2. After Bartolomeo's death, Rosa retreats into la cucina for solace and then leaves for Palermo. Why do you think she chose to leave Castiglione and her family? Why does she not return for such a long period of time?

3. Rosa and l'Inglese are instantly attracted to one another. What is it that l'Inglese sees in Rosa that she does not see in herself?

4. Compare Rosa's love for and relationship with Bartolomeo to that of l'Inglese. How does each relationship alter Rosa's life and what does she learn from each one?

5. Rosa knows next to nothing about l'Inglese's background or his personal life. What exactly is their relationship based on? In one instance she replies to l'Inglese, "'Yes, I trust you,' I said, although I was not entirely convinced that I did" (pg. 165). What do you think this means?

6. Shortly before l'Inglese disappears, Rosa says, "For the first time in my life I was completely happy. I had the feeling that if I were to die tomorrow I would be satisfied with my life; I had known what it was to experience life and to experience love" (pg. 167). Does she still believe this after l'Inglese disappears?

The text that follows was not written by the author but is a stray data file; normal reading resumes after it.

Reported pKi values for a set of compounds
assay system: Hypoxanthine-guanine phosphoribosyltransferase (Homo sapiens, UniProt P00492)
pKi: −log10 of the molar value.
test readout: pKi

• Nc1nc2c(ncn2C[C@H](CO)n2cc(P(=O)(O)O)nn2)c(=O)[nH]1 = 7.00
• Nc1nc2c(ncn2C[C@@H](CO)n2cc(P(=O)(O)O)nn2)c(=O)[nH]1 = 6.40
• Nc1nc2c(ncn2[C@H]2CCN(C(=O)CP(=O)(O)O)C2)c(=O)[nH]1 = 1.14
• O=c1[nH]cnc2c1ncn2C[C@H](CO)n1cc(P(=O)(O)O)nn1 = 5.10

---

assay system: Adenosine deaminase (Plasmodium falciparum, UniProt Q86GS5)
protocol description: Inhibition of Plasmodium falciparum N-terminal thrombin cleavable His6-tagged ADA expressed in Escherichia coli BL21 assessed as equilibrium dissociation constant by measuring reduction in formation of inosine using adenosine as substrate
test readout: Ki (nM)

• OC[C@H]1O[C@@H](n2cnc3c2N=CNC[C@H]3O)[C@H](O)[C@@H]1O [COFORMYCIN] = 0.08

7. "I mourned for l'Inglese, for the time we had had together, and for myself: for my true self, which I had become with him, quite suddenly, in a blaze of color like a butterfly, and which I would never be again (pg. 186)." Do you think Rosa is selling herself short by believing that she could only be her "true self" when she was with l'Inglese? When she returns home, Rosa learns some surprising things about her loved ones, but what does she learn about herself?

8. How does the Sicilian setting contribute to the story? Can you imagine the novel having been set in another location, even another part of Italy?

9. Discuss la cucina and how it plays out in the story. What is your favorite moment in the story that you think best reflects the essence of la cucina?

10. Discuss the ending of the novel. Does l'Inglese indeed return, or is Rosa having a daydream? What, in your opinion, is the novel really about?
(Questions issued by publisher.)